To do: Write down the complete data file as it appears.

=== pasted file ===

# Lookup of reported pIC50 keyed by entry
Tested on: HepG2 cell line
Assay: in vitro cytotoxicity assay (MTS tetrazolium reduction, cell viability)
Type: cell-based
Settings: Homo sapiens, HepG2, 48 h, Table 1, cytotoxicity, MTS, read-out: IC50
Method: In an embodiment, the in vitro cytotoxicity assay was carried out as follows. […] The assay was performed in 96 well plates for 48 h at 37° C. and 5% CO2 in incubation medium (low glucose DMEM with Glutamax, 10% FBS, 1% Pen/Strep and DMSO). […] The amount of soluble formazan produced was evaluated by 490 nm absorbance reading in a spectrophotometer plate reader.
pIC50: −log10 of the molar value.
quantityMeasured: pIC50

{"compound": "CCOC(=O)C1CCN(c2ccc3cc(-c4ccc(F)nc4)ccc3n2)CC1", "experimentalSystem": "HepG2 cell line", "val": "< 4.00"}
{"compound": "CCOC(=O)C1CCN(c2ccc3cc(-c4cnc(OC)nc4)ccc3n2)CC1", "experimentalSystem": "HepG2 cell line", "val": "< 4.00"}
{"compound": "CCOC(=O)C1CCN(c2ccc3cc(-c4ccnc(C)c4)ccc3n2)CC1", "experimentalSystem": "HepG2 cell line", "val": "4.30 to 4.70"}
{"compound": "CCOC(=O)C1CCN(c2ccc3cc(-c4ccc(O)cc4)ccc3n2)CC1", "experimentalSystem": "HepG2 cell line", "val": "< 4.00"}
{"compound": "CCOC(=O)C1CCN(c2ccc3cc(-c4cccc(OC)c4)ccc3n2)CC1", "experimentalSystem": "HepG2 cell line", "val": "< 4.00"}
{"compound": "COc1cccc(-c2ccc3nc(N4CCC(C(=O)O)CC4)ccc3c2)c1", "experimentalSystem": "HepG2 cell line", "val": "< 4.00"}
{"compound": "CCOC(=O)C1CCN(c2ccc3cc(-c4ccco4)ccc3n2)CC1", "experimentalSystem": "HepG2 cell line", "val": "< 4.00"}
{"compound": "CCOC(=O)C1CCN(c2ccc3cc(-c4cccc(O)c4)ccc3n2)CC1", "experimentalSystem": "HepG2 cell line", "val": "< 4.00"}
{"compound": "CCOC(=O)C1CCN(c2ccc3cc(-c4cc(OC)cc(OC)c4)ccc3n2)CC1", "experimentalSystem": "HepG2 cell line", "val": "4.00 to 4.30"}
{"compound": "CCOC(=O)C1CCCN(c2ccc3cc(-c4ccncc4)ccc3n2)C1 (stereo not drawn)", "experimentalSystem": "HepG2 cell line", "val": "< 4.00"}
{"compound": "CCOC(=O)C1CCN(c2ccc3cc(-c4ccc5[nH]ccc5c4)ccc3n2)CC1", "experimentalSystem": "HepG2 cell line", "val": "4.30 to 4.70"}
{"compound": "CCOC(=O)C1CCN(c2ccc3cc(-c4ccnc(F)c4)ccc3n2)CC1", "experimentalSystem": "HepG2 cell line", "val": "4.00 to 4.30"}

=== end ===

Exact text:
# Lookup of reported pIC50 keyed by entry
Tested on: HepG2 cell line
Assay: in vitro cytotoxicity assay (MTS tetrazolium reduction, cell viability)
Type: cell-based
Settings: Homo sapiens, HepG2, 48 h, Table 1, cytotoxicity, MTS, read-out: IC50
Method: In an embodiment, the in vitro cytotoxicity assay was carried out as follows. […] The assay was performed in 96 well plates for 48 h at 37° C. and 5% CO2 in incubation medium (low glucose DMEM with Glutamax, 10% FBS, 1% Pen/Strep and DMSO). […] The amount of soluble formazan produced was evaluated by 490 nm absorbance reading in a spectrophotometer plate reader.
pIC50: −log10 of the molar value.
quantityMeasured: pIC50

{"compound": "CCOC(=O)C1CCN(c2ccc3cc(-c4ccc(F)nc4)ccc3n2)CC1", "experimentalSystem": "HepG2 cell line", "val": "< 4.00"}
{"compound": "CCOC(=O)C1CCN(c2ccc3cc(-c4cnc(OC)nc4)ccc3n2)CC1", "experimentalSystem": "HepG2 cell line", "val": "< 4.00"}
{"compound": "CCOC(=O)C1CCN(c2ccc3cc(-c4ccnc(C)c4)ccc3n2)CC1", "experimentalSystem": "HepG2 cell line", "val": "4.30 to 4.70"}
{"compound": "CCOC(=O)C1CCN(c2ccc3cc(-c4ccc(O)cc4)ccc3n2)CC1", "experimentalSystem": "HepG2 cell line", "val": "< 4.00"}
{"compound": "CCOC(=O)C1CCN(c2ccc3cc(-c4cccc(OC)c4)ccc3n2)CC1", "experimentalSystem": "HepG2 cell line", "val": "< 4.00"}
{"compound": "COc1cccc(-c2ccc3nc(N4CCC(C(=O)O)CC4)ccc3c2)c1", "experimentalSystem": "HepG2 cell line", "val": "< 4.00"}
{"compound": "CCOC(=O)C1CCN(c2ccc3cc(-c4ccco4)ccc3n2)CC1", "experimentalSystem": "HepG2 cell line", "val": "< 4.00"}
{"compound": "CCOC(=O)C1CCN(c2ccc3cc(-c4cccc(O)c4)ccc3n2)CC1", "experimentalSystem": "HepG2 cell line", "val": "< 4.00"}
{"compound": "CCOC(=O)C1CCN(c2ccc3cc(-c4cc(OC)cc(OC)c4)ccc3n2)CC1", "experimentalSystem": "HepG2 cell line", "val": "4.00 to 4.30"}
{"compound": "CCOC(=O)C1CCCN(c2ccc3cc(-c4ccncc4)ccc3n2)C1 (stereo not drawn)", "experimentalSystem": "HepG2 cell line", "val": "< 4.00"}
{"compound": "CCOC(=O)C1CCN(c2ccc3cc(-c4ccc5[nH]ccc5c4)ccc3n2)CC1", "experimentalSystem": "HepG2 cell line", "val": "4.30 to 4.70"}
{"compound": "CCOC(=O)C1CCN(c2ccc3cc(-c4ccnc(F)c4)ccc3n2)CC1", "experimentalSystem": "HepG2 cell line", "val": "4.00 to 4.30"}